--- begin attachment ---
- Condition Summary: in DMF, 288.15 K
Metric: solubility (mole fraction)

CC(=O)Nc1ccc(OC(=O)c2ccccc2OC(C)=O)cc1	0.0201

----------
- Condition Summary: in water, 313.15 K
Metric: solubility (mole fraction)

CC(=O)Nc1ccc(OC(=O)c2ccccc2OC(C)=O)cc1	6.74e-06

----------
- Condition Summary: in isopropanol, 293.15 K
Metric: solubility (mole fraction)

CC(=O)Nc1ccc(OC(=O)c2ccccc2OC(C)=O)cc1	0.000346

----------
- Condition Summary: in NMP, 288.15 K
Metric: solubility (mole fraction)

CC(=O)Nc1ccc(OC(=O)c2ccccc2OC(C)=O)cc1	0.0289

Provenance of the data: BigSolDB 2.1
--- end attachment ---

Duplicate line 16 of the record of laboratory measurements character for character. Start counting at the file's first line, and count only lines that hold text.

Provenance of the data: BigSolDB 2.1